Carpenter says that because users who come to the site through a paid search campaign and then contact the call center do so within the context of a unique toll free number, ClickPath can take that information and integrate it back into its web systems and match up those two interactions. “Then the web analytics portion of the product lets the site operator see all the calls that were made, and all the information surrounding those calls, with their online conversions,” he says.
ClickPath has yet to share any retailer’s experience with the system, which is a relatively recent launch, but a b2b client, payments processing equipment seller Merchant Warehouse, has been using it since January to track sales in its call center, where the majority of its sales are transacted, from people using the phone numbers dynamically generated through its online campaigns. Within the first week, Merchant Warehouse saw which keywords were performing and which weren’t, and it cut spending on underperforming terms, reallocating the funds to campaigns that were generating calls, which its model defines as conversion. By consistently identifying and spending on the keywords with the highest value and the lowest cost, the company cut its keyword costs by 75% over six months.
The elusive store information
Carpenter says one place he sees the system having application in online retail is where items have a high dollar value or are a high- consideration purchase, such as a home entertainment system. “We’ve got this swell of the Baby Boom generation that is used to using the phone,” he says. “For such purchases, they’re not about to forsake that for a strictly online transaction.”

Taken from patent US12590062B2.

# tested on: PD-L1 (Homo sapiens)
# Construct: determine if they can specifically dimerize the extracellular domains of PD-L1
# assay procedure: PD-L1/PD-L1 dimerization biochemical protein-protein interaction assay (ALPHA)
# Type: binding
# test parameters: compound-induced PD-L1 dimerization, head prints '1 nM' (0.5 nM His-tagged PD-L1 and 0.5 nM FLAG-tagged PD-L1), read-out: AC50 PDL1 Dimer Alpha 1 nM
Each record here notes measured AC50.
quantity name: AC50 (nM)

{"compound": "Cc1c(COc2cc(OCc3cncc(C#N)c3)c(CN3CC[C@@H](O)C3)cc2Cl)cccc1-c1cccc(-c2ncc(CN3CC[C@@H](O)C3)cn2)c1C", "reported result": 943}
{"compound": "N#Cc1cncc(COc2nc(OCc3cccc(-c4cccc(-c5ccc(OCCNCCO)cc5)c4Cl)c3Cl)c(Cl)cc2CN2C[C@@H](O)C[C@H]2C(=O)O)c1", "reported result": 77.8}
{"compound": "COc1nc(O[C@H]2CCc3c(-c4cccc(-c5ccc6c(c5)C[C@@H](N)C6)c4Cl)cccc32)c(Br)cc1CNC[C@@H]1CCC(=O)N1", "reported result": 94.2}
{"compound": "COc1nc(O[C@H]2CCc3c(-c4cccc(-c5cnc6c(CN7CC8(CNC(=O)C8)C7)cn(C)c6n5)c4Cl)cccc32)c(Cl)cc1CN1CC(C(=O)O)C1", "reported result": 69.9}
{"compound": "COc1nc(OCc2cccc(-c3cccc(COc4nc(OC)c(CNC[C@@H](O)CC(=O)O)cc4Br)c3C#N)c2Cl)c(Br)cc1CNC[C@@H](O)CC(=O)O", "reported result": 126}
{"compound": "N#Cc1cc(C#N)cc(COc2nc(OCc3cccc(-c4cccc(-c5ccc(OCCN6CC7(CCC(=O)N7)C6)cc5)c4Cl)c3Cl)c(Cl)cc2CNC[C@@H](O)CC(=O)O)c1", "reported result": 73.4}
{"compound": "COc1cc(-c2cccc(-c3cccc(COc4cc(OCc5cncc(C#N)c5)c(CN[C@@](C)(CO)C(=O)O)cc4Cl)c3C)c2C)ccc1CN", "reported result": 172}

While the analytics technology exists to track customers’ web search activity out to call centers, tracking the effects of online search out to store purchases remains more elusive. Consumers can shop anonymously in the retail environment, and in that situation, there’s no telling what advertising or marketing effort may have driven them into the store.
Online coupons for store redemption are one way to tie customers to campaigns, but they don’t always provide a complete view because customers who visit the store as the result of an online campaign don’t always remember to redeem the coupon. Loyalty or membership programs that provide ongoing benefits such as points or discounts to members afford analytics another opportunity to track the offline behavior of customers who are also online. In fact, Recreational Equipment Inc. has become so proficient at tracking members’ behavior across channels that it now purchases keywords for their ability to influence offline purchases as well their ability to generate conversions online, according to Forrester’s Chatham.